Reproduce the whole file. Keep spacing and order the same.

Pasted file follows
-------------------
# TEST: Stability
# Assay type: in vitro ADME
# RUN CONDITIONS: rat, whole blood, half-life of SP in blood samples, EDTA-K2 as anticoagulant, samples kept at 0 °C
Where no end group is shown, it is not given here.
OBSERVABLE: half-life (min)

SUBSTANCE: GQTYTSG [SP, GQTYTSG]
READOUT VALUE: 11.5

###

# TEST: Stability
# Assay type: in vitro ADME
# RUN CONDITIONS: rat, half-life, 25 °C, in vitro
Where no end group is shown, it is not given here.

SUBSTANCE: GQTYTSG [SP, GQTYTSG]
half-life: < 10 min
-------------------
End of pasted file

# TEST: Stability
# Assay type: in vitro ADME
# RUN CONDITIONS: rat, whole blood, half-life of SP in blood samples, EDTA-K2 as anticoagulant, samples kept at 0 °C
Where no end group is shown, it is not given here.
OBSERVABLE: half-life (min)

SUBSTANCE: GQTYTSG [SP, GQTYTSG]
READOUT VALUE: 11.5

###

# TEST: Stability
# Assay type: in vitro ADME
# RUN CONDITIONS: rat, half-life, 25 °C, in vitro
Where no end group is shown, it is not given here.

SUBSTANCE: GQTYTSG [SP, GQTYTSG]
half-life: < 10 min